What subspecialties might physiatrists be certified in?

Many physiatrists narrow their medical practice after their board certification in Physical Medicine and Rehabilitation (PM&R). They concentrate on a more specific area of physiatry’s broad field. These subspecializing physiatrists may be additionally certified in one or more of the following seven subspecialties of PM&R:

  • Brain Injury Medicine
  • Hospice & Palliative Care
  • Neuromuscular Medicine
  • Pain Medicine
  • Pediatric Rehabilitation Medicine
  • Spinal Cord Injury Medicine
  • Sports Medicine

How do physiatrists diagnose patients?

Physiatrists identify problems by conducting comprehensive patient histories, physical examinations, and, when necessary, radiologic imaging (MRIs, X-rays, and ultrasounds). For some situations, they may also use musculoskeletal ultrasound, electromyography (EMG), or nerve conduction studies (NCS). These tests help diagnose complex neurological or musculoskeletal injuries.

A physical medicine and rehabilitation doctor will perform a diagnostic nerve block test in advanced cases. This is used to confirm a patient’s pain source and level. That information can then predict the potential level of pain relief from some treatment options.

What common conditions do physiatrists treat?

Physiatrists provide care for a wide variety of medical conditions. This includes the more common aches and pains in the lower back, neck, shoulder, hips, and knees. It also covers more serious issues, including spinal cord injuries and neurological problems.

These conditions may involve lumbar disk disorders, knee osteoarthritis, radiculopathy, degenerative joint disease, spinal stenosis, and spondylolisthesis. It also includes peripheral neuropathy pain, complex regional pain syndrome, phantom pain, and more.

How do physiatrists differ from physical therapists?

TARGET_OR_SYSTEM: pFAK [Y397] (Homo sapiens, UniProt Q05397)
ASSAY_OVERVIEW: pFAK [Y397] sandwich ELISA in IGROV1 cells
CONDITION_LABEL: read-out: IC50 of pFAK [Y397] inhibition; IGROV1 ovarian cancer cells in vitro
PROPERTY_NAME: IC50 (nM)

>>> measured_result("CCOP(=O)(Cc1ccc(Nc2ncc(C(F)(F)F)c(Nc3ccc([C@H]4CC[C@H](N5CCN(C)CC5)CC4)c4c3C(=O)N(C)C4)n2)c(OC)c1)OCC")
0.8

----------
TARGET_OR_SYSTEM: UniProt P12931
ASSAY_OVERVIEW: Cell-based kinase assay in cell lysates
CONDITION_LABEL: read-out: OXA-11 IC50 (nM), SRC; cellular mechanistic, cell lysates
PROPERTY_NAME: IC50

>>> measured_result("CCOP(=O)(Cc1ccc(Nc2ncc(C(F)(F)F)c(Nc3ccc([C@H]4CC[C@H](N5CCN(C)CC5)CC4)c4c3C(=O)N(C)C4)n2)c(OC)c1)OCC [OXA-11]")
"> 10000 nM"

Physiatrists and physical therapists treat patients with many of the same types of conditions. However, physiatrists are doctors who have completed medical school plus one year of internship and three years of residency training. Physical medicine and rehabilitation doctors diagnose injuries and conditions, design and execute treatment protocols, and can prescribe medications. They prescribe treatment regimens that physical therapists utilize.

A physical therapist is a healthcare professional who does not have the authority to prescribe medications or perform invasive medical procedures, unlike a medical doctor. They supervise and institute exercise programs to ease symptoms and improve function.

How do you know when to see a physiatrist?

You should seek treatment from a physiatrist if:

  • You have a muscle, bone, or joint issue that is causing pain or limiting how freely you can move.
  • You are experiencing chronic lower back pain. This is of particular concern if it radiates down one or both legs or worsens when walking or standing.
  • You are experiencing chronic neck pain that radiates into your arms or chest.
  • You are suffering from chronic arthritic joint pain.
  • You have pain from a sports, work, or repetitive stress injury without a clear path for recovery.
  • You have suffered a stroke or other nerve damage that impairs your physical abilities.
  • You have ongoing chronic pain after joint replacement surgery.
  • You have phantom pain from an amputation.
  • You are considering orthopedic surgery as a solution to relieve chronic pain.

Patients often see a physical medicine and rehabilitation doctor before meeting with an orthopedic surgeon. This allows a physiatrist to evaluate a patient thoroughly and devise a plan of action. This may enable you to opt for non- or minimally-invasive treatments that may solve the problem without surgery.